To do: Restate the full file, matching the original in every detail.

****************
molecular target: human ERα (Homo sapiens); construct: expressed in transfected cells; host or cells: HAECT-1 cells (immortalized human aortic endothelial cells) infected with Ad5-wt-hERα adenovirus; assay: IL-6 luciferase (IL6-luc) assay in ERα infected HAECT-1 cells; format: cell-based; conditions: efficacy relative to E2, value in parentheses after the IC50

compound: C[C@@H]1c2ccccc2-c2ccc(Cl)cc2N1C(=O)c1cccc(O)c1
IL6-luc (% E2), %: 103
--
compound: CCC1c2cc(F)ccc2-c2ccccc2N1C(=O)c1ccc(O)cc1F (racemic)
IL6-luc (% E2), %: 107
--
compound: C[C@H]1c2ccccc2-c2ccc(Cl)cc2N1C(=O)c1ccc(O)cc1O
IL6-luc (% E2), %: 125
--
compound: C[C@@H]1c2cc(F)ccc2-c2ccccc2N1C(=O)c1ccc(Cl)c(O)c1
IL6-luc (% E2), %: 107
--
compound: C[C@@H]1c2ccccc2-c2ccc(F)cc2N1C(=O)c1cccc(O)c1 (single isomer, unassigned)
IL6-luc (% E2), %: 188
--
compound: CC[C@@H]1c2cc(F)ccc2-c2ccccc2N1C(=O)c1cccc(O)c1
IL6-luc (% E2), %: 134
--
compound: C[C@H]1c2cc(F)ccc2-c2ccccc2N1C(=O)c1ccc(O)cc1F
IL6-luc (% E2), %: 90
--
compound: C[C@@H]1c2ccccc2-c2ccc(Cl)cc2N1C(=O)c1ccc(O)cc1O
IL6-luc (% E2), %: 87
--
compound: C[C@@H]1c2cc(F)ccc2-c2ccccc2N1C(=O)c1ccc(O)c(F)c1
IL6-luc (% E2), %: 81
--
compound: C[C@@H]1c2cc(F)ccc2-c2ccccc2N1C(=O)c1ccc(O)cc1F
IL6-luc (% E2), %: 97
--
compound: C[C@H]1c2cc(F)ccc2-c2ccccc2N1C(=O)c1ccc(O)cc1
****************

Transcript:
molecular target: human ERα (Homo sapiens); construct: expressed in transfected cells; host or cells: HAECT-1 cells (immortalized human aortic endothelial cells) infected with Ad5-wt-hERα adenovirus; assay: IL-6 luciferase (IL6-luc) assay in ERα infected HAECT-1 cells; format: cell-based; conditions: efficacy relative to E2, value in parentheses after the IC50

compound: C[C@@H]1c2ccccc2-c2ccc(Cl)cc2N1C(=O)c1cccc(O)c1
IL6-luc (% E2), %: 103
--
compound: CCC1c2cc(F)ccc2-c2ccccc2N1C(=O)c1ccc(O)cc1F (racemic)
IL6-luc (% E2), %: 107
--
compound: C[C@H]1c2ccccc2-c2ccc(Cl)cc2N1C(=O)c1ccc(O)cc1O
IL6-luc (% E2), %: 125
--
compound: C[C@@H]1c2cc(F)ccc2-c2ccccc2N1C(=O)c1ccc(Cl)c(O)c1
IL6-luc (% E2), %: 107
--
compound: C[C@@H]1c2ccccc2-c2ccc(F)cc2N1C(=O)c1cccc(O)c1 (single isomer, unassigned)
IL6-luc (% E2), %: 188
--
compound: CC[C@@H]1c2cc(F)ccc2-c2ccccc2N1C(=O)c1cccc(O)c1
IL6-luc (% E2), %: 134
--
compound: C[C@H]1c2cc(F)ccc2-c2ccccc2N1C(=O)c1ccc(O)cc1F
IL6-luc (% E2), %: 90
--
compound: C[C@@H]1c2ccccc2-c2ccc(Cl)cc2N1C(=O)c1ccc(O)cc1O
IL6-luc (% E2), %: 87
--
compound: C[C@@H]1c2cc(F)ccc2-c2ccccc2N1C(=O)c1ccc(O)c(F)c1
IL6-luc (% E2), %: 81
--
compound: C[C@@H]1c2cc(F)ccc2-c2ccccc2N1C(=O)c1ccc(O)cc1F
IL6-luc (% E2), %: 97
--
compound: C[C@H]1c2cc(F)ccc2-c2ccccc2N1C(=O)c1ccc(O)cc1